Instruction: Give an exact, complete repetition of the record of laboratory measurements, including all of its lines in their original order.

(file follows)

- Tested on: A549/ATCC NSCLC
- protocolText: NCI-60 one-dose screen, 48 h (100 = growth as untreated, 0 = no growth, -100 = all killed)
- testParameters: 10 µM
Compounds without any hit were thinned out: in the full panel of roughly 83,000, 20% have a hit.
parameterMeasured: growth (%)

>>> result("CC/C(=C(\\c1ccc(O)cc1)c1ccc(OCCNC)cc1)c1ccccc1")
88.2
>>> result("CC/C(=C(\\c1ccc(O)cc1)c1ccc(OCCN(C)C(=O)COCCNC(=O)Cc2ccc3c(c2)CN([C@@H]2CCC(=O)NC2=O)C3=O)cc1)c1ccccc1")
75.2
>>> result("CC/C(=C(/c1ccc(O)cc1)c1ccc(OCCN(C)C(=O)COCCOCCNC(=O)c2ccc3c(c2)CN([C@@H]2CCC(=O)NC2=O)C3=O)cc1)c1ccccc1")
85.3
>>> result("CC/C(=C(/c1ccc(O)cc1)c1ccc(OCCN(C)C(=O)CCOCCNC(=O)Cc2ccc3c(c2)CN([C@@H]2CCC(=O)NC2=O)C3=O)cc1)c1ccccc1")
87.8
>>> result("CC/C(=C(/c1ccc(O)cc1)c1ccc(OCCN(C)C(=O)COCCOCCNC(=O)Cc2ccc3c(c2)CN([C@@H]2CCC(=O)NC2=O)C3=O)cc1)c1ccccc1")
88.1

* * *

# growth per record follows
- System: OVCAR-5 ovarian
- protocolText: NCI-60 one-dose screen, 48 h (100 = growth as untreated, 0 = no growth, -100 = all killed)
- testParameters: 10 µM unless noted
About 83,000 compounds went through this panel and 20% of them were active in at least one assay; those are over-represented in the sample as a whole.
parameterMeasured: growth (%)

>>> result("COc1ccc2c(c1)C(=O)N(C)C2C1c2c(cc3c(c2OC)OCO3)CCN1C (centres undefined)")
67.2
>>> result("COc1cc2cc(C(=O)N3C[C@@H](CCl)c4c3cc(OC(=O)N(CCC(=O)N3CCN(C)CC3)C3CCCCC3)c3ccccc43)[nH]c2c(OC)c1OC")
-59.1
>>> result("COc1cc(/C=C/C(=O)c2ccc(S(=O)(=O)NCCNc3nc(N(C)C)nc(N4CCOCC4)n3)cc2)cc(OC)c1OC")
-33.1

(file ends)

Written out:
- Tested on: A549/ATCC NSCLC
- protocolText: NCI-60 one-dose screen, 48 h (100 = growth as untreated, 0 = no growth, -100 = all killed)
- testParameters: 10 µM
Compounds without any hit were thinned out: in the full panel of roughly 83,000, 20% have a hit.
parameterMeasured: growth (%)

>>> result("CC/C(=C(\\c1ccc(O)cc1)c1ccc(OCCNC)cc1)c1ccccc1")
88.2
>>> result("CC/C(=C(\\c1ccc(O)cc1)c1ccc(OCCN(C)C(=O)COCCNC(=O)Cc2ccc3c(c2)CN([C@@H]2CCC(=O)NC2=O)C3=O)cc1)c1ccccc1")
75.2
>>> result("CC/C(=C(/c1ccc(O)cc1)c1ccc(OCCN(C)C(=O)COCCOCCNC(=O)c2ccc3c(c2)CN([C@@H]2CCC(=O)NC2=O)C3=O)cc1)c1ccccc1")
85.3
>>> result("CC/C(=C(/c1ccc(O)cc1)c1ccc(OCCN(C)C(=O)CCOCCNC(=O)Cc2ccc3c(c2)CN([C@@H]2CCC(=O)NC2=O)C3=O)cc1)c1ccccc1")
87.8
>>> result("CC/C(=C(/c1ccc(O)cc1)c1ccc(OCCN(C)C(=O)COCCOCCNC(=O)Cc2ccc3c(c2)CN([C@@H]2CCC(=O)NC2=O)C3=O)cc1)c1ccccc1")
88.1

* * *

# growth per record follows
- System: OVCAR-5 ovarian
- protocolText: NCI-60 one-dose screen, 48 h (100 = growth as untreated, 0 = no growth, -100 = all killed)
- testParameters: 10 µM unless noted
About 83,000 compounds went through this panel and 20% of them were active in at least one assay; those are over-represented in the sample as a whole.
parameterMeasured: growth (%)

>>> result("COc1ccc2c(c1)C(=O)N(C)C2C1c2c(cc3c(c2OC)OCO3)CCN1C (centres undefined)")
67.2
>>> result("COc1cc2cc(C(=O)N3C[C@@H](CCl)c4c3cc(OC(=O)N(CCC(=O)N3CCN(C)CC3)C3CCCCC3)c3ccccc43)[nH]c2c(OC)c1OC")
-59.1
>>> result("COc1cc(/C=C/C(=O)c2ccc(S(=O)(=O)NCCNc3nc(N(C)C)nc(N4CCOCC4)n3)cc2)cc(OC)c1OC")
-33.1